Get James P. Leary essential facts below. View Videos or join the James P. Leary discussion. Add James P. Leary to your PopFlock.com topic list for future reference or share this resource on social media.
James P. Leary received his B.A. in literature from the University of Notre Dame in 1972. In 1973, he earned his M.A. in folklore from the University of North Carolina. Leary earned his PhD in folklore and American studies from Indiana University in 1977. His research focuses on the folklore of the Upper Midwest, especially Scandinavian Americans, indigenous and immigrant people, and rural and working-class peoples. Leary teaches at the University of Wisconsin-Madison in the Scandinavian Studies Department and the Department of Comparative Literature and Folklore Studies. In 2012, he was a Fulbright Scholar in Iceland.
In his book, Polkabilly: How the Goose Island Ramblers Redefined American Folk Music, Leary proposes a redefinition of traditional American folk music and proposes a new genre known as "Polkabilly".
Leary is a Fellow of the American Folklore Society. The Fellows of the American Folklore Society honor folklorists who have made outstanding contributions to the field of folklore.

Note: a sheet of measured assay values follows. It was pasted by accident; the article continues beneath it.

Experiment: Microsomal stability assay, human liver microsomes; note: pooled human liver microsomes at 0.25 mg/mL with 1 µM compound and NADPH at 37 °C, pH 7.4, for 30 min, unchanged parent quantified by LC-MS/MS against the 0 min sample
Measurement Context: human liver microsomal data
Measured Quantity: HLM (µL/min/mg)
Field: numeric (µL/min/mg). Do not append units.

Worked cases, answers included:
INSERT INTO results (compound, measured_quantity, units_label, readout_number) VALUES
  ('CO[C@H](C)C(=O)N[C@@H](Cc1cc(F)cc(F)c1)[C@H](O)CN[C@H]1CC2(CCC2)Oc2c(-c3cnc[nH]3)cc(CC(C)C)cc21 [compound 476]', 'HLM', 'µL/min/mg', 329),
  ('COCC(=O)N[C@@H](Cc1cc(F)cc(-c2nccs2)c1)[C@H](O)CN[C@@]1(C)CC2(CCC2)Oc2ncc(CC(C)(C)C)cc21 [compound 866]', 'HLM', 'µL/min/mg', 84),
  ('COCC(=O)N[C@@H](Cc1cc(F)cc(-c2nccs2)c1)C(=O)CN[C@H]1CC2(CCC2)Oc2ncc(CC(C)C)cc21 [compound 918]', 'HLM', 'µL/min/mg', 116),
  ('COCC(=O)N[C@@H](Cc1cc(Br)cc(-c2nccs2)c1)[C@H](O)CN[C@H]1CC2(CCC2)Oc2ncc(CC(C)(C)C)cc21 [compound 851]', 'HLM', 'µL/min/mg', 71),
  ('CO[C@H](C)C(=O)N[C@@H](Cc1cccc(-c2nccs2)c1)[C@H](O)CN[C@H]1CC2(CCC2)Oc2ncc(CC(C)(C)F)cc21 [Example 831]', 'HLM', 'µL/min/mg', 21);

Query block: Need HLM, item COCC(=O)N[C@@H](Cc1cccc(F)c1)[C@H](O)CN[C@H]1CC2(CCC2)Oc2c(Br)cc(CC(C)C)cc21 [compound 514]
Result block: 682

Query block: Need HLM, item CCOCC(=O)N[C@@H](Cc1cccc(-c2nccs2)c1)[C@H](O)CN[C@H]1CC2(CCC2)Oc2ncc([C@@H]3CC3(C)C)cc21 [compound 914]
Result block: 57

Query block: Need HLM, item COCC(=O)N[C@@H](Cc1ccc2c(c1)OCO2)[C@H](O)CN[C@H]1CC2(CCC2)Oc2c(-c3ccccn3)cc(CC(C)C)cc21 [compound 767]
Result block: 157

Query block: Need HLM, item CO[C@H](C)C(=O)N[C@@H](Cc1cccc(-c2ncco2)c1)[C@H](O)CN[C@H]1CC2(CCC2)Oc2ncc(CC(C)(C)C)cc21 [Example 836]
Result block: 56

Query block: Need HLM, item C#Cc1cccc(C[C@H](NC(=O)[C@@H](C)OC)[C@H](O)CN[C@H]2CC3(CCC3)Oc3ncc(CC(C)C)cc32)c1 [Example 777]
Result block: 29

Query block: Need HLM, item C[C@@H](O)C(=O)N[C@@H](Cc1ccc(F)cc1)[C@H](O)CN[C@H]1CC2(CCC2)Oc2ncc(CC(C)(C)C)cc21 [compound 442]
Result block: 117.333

Dealing with the era at Notre Dame before coeducation, Leary has contrasted two self-images of the Notre Dame student. They coexist uneasily, the first appearing in official documents the second in popular culture.
Two opposing cultural systems have long coexisted at the University of Notre Dame. The former is normative, overt, official while the latter is deviant, largely covert, and unofficial. Catholicism, academic excellence, and athletics are prominently featured in university publications, in the rhetoric of administrator and alumni, and in serious histories of the campus. Meanwhile, the drunken rowdiness of sex-starved, animalistic dirtballs is confined to dormitory rooms, the talk of students, occasional periods of license, and playful ephemeral publications. Both systems have been integral to the experience of Notre Damers.
Awards and honors
In 1995, Leary was awarded the Governor's Award for Excellence in Public Humanities Scholarship.
In 2006, Leary won the Chancellor's Award for Excellence in Teaching.
In 2007, he was co-winner of the American Folklore Society's Chicago Folklore Prize for the best book in the field of folklore scholarship for Polkabilly: How the Goose Island Ramblers Redefined American Folk Music.
In 2015, Leary's Folksongs of Another America: Field Recordings from the Upper Midwest, 1937-1946 was nominated for a Grammy in Best Album Notes by the National Academy of Recording Arts & Sciences.